During the Autumn statement today, Chancellor Phillip Hammond announced that the Tories will be cutting Corporation Tax to the lowest rate in the G20 – meaning that we will lose Billions in tax revenue. At the same time, the Government will continue to ruthlessly pursue £12 Billion of welfare cuts that will punish the poorest in society – including many working families. The decision has been met with fierce opposition from Labour, the TUC, and disability rights groups.
Essentially the Tories are taking from the poor – and giving to the rich. Not exactly what you would expect from the party that just a few months ago claimed to support working people.
The Tories have had 6 years to improve the economy – and they have completely failed. Austerity policies have caused unnecessary pain for millions and have been widely criticized by economists for hindering economic recovery since the crash of 2008. Deficit reduction appears to have been abandoned by Hammond after the Tories wasted 6 years on the rather pointless task of reducing the deficit – instead of focusing on economic growth as advocated by economists when Osborne took office in 2010. Given this you would expect that welfare cuts would be abandoned – apparently not.
The results of the Tories economic policies have lead to nothing but more economic pain, and turmoil. Wages have fallen across the board by 10% under The Tories. Funding for public services has seen real term cuts that have caused widespread misery and poverty. We now have a country where nurses are using food banks, and where 17 million people have less than £100 in savings. Almost a million people in low-paying sectors are living in poverty, while the number of workers on precarious zero-hours contracts has increased by 21% in the year to June, to just under a million.
And once again all the Tories care about is giving tax cuts to the wealthy, and taking from everyone else. So much for Theresa May’s repeated claims only a few months ago that the Tories are the party of working people.
During his spending review today – Hammond announced:
Corporation tax will fall to 17%, by far the lowest overall rate of corporate tax in the G20.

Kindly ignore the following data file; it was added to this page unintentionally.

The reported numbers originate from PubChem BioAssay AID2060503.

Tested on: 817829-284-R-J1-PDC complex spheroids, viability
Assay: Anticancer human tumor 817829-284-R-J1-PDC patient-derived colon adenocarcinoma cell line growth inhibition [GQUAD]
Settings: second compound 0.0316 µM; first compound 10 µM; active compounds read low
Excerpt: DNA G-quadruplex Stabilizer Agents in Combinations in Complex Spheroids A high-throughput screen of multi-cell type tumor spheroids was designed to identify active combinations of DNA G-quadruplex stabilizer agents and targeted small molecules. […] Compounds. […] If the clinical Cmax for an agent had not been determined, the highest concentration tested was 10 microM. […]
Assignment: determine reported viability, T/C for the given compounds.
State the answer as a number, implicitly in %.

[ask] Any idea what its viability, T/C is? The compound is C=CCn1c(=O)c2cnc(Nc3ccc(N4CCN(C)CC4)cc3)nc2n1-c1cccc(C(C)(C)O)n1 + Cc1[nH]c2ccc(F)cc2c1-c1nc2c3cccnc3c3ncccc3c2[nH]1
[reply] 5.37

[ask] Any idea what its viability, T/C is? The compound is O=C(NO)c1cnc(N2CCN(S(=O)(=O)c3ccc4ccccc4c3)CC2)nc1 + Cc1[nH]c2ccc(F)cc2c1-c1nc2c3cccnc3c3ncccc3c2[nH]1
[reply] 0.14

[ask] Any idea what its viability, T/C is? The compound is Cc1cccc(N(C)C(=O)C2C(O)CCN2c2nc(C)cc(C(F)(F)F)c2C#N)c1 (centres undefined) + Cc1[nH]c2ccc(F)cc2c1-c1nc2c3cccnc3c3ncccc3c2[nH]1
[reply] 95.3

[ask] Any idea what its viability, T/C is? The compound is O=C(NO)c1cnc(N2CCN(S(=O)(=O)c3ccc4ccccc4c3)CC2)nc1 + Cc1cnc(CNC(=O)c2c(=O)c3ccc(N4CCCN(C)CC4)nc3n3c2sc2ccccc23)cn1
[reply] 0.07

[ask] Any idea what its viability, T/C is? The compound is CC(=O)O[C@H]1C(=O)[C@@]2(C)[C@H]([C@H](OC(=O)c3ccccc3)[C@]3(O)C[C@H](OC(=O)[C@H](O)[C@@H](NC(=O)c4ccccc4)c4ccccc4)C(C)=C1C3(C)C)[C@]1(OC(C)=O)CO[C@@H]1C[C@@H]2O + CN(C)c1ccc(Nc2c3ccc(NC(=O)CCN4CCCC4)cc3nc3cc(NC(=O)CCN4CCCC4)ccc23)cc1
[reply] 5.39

The rationale behind this we are told is:
that Britain remains the number one destination for business – creating the investment, the jobs and the prosperity to protect our long-term future.
The move will see a loss of Billions in tax revenue for the country. There is no evidence to suggest that cutting corporation tax in this way boosts economic growth or investment. In fact, it will have the opposite effect because corporations simply sit on their profit, rather than reinvesting it somewhere useful- this has been proven conclusively by studies time and time again. The Tories are simply this tax cut as a way to make the rich even richer.
To compensate for the loss of tax revenue – the Tories are targeting the poor, the vulnerable, and the working class. They will be pressing ahead with cuts to Universal Credit that will be diasterous for the working poor. Single working parents will be some of the hardest hit, and it is estaimated they will be £2,800 worse off by 2020 – completely negating any gains made through the national living wage.
This graph shows the horrendous impact that the cuts will have on the poor.
Disabled people will continue to be punished by the Tories as they proceed to take £30 a week away from people receiving Employment and Support Allowance (ESA). These cuts were opposed by members on all sides of the house, as well as Shadow Chancellor John McDonnell who earlier this week pleaded with Hammond to reverse the cuts.
Commenting on the cuts Dan Scorer, Head of Policy at Mencap, said:
The Chancellor has failed to heed calls from his own MPs to reverse damaging cuts to disabled people’s benefits (ESA) that will drive them further from work and push them towards or deeper into poverty. He has also failed to address the serious crisis in funding for social care.
Whilst the change to the taper rate to Universal Credit will allow some people in work to keep a small amount more of their income, it does little to mitigate the damaging effect of the £30 a week cut to Employment and Support Allowance and it’s equivalent in Universal Credit – a cut which will hit both those out of work and those in work on low incomes
At the last election, the Government made a promise to disabled people that they would halve the disability employment gap. The Autumn Statement offers little to help people with a learning disability move into work, or cope with the loss of support from social care services.
Speaking about the cuts today the TUC’s general secretary Francis O’Grady said:
These are political choices. The Chancellor has chosen tax cuts for corporations and the better-off, rather than putting money in the pockets of ordinary working people.
The cuts in Universal Credit continue to be met with heavy critisism from Shadow Chancellor John McDonnell who has said the Government is betraying the people who depend on it.
Speaking directly after Hammond’s statement McDonnell said:
Today we’ve seen the very people the Prime Minister wanted to champion betrayed. The Chancellor has failed to break with the economic strategy of austerity
The country remains unprepared and ill-equipped to meet the challenges of Brexit and secure Britain’s future as a world-leading economy.
After all the sacrifices people have made over the last six years, I fear today’s statement has laid the foundations for more wasted years
The Tories are a disaster for the economy and for the working people they claim (quite hilariously) to support, and represent. The Tories would rather cut corporation tax than support working people, the poor, and the disabled. Once again the Tories show they are more than happy to punish the disabled for a choice they haven’t made – and more than happy to punish the working class – for being working class – and to punish the poor – for being poor.